No place like home: Brazilian immigrants leave US for better job prospects
The deep US recession – and a rebound in Brazil – have reversed the flow of migration. Will other immigrants follow?
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He expects up to 7,000 to decamp this year – and more in 2010 unless the US passes immigration reform that allows illegal immigrants to work in the US.
“The economy and immigration crackdown – that’s what pushed the Brazilians back,” Mr. da Rocha says. During the first half of the decade, Brazilians were the second-fastest-growing group of illegal immigrants to the US (behind Indians), according to Alan Marcus, a professor of
geography at Towson University in Maryland.
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This isn't the first time reverse migration has picked up during a time of economic change. In the 1990s, Irish immigrants returned home to participate in that country’s economic boom. A surge of Mexican immigrants left the US in the 1930s, and the number of Italians leaving then was far greater than those coming in, says Donna Gabbacia, who teaches immigration history at the University of Minnesota in Minneapolis. After peaking at 14 million in 1930, the number of foreign-born in the US dropped every decade through 1970 – initially because of the economy but also because of stringent immigration quotas, according to the Migration Policy Institute (MPI), a nonpartisan research organization in Washington.
“I think it’s perfectly possible [the foreign-born population] could shrink” again, Professor Gabbacia says, depending on the economy and changes to US immigration and refugee policies. It’s wrong to think “that once you get here, you stay here.”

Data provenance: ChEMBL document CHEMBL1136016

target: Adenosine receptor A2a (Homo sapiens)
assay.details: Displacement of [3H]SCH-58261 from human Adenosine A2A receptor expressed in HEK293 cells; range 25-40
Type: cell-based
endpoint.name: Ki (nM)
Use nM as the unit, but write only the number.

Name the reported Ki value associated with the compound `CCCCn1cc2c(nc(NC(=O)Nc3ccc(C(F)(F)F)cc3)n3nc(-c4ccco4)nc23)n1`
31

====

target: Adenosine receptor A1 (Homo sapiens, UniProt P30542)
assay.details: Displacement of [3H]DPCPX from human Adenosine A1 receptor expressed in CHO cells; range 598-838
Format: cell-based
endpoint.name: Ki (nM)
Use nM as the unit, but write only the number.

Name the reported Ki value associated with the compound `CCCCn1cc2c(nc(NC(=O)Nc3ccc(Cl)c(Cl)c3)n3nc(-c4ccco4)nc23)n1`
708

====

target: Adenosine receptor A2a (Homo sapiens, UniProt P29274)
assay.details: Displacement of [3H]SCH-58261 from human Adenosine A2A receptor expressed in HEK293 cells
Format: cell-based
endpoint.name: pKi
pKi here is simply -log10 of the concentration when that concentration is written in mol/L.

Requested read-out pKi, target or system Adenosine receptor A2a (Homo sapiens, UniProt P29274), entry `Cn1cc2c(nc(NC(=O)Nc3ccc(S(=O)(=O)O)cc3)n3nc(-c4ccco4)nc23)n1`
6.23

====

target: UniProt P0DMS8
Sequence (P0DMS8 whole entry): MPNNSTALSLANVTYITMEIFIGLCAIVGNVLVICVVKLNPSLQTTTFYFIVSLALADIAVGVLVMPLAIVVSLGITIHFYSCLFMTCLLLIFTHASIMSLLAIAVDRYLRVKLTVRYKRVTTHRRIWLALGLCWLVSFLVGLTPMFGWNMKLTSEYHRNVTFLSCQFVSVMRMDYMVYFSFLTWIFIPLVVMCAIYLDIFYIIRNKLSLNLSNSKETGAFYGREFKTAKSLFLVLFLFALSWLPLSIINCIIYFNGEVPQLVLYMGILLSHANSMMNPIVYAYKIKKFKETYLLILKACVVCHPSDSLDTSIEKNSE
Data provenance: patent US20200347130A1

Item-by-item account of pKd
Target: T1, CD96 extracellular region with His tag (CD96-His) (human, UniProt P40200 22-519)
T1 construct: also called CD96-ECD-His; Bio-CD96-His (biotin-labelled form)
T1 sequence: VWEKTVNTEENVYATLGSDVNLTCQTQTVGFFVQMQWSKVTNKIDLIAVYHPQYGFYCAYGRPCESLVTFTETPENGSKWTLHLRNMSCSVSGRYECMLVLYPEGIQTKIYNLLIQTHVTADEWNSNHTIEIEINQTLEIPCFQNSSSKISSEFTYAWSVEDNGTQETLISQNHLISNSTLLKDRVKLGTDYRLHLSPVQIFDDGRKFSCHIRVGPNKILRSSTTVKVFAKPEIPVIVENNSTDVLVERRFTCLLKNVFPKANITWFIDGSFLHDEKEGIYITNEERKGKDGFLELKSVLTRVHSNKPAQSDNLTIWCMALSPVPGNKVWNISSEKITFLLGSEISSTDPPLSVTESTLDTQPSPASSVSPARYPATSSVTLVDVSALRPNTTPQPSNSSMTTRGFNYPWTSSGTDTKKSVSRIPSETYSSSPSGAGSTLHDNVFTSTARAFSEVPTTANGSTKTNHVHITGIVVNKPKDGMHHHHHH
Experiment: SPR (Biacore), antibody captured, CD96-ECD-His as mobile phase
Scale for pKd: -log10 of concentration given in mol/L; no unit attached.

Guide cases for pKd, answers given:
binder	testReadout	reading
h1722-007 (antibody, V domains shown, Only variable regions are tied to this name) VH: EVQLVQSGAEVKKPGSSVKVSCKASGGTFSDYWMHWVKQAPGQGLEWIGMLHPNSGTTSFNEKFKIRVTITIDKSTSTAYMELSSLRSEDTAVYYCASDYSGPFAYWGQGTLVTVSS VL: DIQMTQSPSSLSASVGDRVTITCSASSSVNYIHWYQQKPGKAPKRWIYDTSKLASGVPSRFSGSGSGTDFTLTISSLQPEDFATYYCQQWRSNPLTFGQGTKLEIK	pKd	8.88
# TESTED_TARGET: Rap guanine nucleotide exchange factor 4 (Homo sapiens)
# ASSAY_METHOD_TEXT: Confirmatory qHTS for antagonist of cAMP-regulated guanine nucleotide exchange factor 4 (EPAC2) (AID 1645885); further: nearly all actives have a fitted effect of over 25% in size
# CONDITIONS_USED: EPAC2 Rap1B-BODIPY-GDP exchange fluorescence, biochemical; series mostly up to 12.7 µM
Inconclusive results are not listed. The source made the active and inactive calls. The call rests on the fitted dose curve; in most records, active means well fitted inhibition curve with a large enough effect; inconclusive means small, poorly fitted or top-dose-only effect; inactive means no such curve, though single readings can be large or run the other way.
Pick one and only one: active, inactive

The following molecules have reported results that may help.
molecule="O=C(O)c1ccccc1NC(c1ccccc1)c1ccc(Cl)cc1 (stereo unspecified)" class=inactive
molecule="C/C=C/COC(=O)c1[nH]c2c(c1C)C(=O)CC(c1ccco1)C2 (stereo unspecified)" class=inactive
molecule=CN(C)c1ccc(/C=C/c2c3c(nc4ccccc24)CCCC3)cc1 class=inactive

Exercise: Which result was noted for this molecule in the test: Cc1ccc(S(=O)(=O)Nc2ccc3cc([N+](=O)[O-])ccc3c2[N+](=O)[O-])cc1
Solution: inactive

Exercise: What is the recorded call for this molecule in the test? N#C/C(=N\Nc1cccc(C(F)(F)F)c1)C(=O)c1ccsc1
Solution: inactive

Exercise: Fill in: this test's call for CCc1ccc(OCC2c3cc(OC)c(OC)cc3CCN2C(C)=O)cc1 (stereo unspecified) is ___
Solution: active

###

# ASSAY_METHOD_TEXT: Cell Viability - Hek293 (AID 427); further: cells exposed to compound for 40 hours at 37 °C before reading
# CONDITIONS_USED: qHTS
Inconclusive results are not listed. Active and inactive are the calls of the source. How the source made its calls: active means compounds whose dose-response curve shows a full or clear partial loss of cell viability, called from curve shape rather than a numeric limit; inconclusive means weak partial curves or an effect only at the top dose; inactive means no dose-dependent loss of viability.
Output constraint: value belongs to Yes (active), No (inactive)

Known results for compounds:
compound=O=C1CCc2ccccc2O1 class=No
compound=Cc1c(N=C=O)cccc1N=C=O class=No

The drop in immigrants has hurt some of Framingham’s businesses. In the first half of the decade, South Exchange in downtown Framingham handled an average of 10 money transfers a day. That’s dropped to fewer than four now. So in May, manager Renato Alves diversified into selling airline tickets.
“Tickets are more business to deal with because people are leaving,” he says. He says he’s already gotten some 200 calls about flights and sells three one-way tickets for every round trip one sold.
Down the street, an employee of Made in Brazil Express also says most of her company’s ticket sales have been one-way trips to Brazil.
“If [Brazilians] leave, if they’re passing through a difficult time, we also are going to be,” says Nubia Gaseta, president of a local business association. Her own company, which provides flowers for events and gifts, saw sales fall 30 percent two years ago and another 50 percent in the past year.
Brazilians don’t necessarily represent the vanguard of a larger migrant outflow. Other Latinos have not begun pulling up stakes by and large, points out Aaron Terrazas, an MPI policy analyst. One reason: Most of their home countries can’t match Brazil’s robust growth, which is drawing migrants back. (A typical estimate is that an immigrant can earn in one week in the US what he could earn in four in Brazil, says Maxine Margolis, a retired anthropologist at the University of Florida in Gainesville. It would take some 10 weeks in Mexico.)
Comparisons with reverse migration during the Depression are overblown, says Mr. Terrazas. The key now is mobility. “We’re in this age where there’s so much movement,” he says. “It’s easier and cheaper.”
Nakao is proof of that. He didn’t know what he would do when he got back to Brazil. He might join his brothers, who had already returned and work as mechanics in Brasília. He might farm in the north.
Will he come to the US again? “I want to go back to stay,” he says. “But I don’t know how things will be.”